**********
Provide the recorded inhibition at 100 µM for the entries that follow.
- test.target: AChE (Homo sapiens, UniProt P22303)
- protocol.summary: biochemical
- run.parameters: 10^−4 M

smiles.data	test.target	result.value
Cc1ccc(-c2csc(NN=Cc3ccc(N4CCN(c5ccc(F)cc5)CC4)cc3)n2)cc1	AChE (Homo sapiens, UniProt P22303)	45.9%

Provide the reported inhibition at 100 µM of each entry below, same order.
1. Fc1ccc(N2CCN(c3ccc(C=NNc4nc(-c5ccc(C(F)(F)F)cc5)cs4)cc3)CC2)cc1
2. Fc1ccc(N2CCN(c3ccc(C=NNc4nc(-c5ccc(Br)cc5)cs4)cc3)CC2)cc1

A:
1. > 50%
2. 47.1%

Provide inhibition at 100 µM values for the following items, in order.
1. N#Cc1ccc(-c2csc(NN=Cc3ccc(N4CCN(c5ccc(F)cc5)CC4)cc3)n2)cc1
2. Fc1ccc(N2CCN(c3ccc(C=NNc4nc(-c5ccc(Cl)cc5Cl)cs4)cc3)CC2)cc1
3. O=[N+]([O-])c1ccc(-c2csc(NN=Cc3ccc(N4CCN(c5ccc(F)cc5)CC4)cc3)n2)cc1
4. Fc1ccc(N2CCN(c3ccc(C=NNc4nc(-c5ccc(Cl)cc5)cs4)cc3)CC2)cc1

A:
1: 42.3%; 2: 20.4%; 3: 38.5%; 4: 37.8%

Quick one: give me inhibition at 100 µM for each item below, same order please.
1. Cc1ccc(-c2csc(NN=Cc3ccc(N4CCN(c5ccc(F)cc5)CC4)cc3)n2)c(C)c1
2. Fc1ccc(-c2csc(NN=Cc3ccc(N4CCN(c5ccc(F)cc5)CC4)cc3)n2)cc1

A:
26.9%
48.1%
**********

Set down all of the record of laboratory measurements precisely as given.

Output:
Provide the recorded inhibition at 100 µM for the entries that follow.
- test.target: AChE (Homo sapiens, UniProt P22303)
- protocol.summary: biochemical
- run.parameters: 10^−4 M

smiles.data	test.target	result.value
Cc1ccc(-c2csc(NN=Cc3ccc(N4CCN(c5ccc(F)cc5)CC4)cc3)n2)cc1	AChE (Homo sapiens, UniProt P22303)	45.9%

Provide the reported inhibition at 100 µM of each entry below, same order.
1. Fc1ccc(N2CCN(c3ccc(C=NNc4nc(-c5ccc(C(F)(F)F)cc5)cs4)cc3)CC2)cc1
2. Fc1ccc(N2CCN(c3ccc(C=NNc4nc(-c5ccc(Br)cc5)cs4)cc3)CC2)cc1

A:
1. > 50%
2. 47.1%

Provide inhibition at 100 µM values for the following items, in order.
1. N#Cc1ccc(-c2csc(NN=Cc3ccc(N4CCN(c5ccc(F)cc5)CC4)cc3)n2)cc1
2. Fc1ccc(N2CCN(c3ccc(C=NNc4nc(-c5ccc(Cl)cc5Cl)cs4)cc3)CC2)cc1
3. O=[N+]([O-])c1ccc(-c2csc(NN=Cc3ccc(N4CCN(c5ccc(F)cc5)CC4)cc3)n2)cc1
4. Fc1ccc(N2CCN(c3ccc(C=NNc4nc(-c5ccc(Cl)cc5)cs4)cc3)CC2)cc1

A:
1: 42.3%; 2: 20.4%; 3: 38.5%; 4: 37.8%

Quick one: give me inhibition at 100 µM for each item below, same order please.
1. Cc1ccc(-c2csc(NN=Cc3ccc(N4CCN(c5ccc(F)cc5)CC4)cc3)n2)c(C)c1
2. Fc1ccc(-c2csc(NN=Cc3ccc(N4CCN(c5ccc(F)cc5)CC4)cc3)n2)cc1

A:
26.9%
48.1%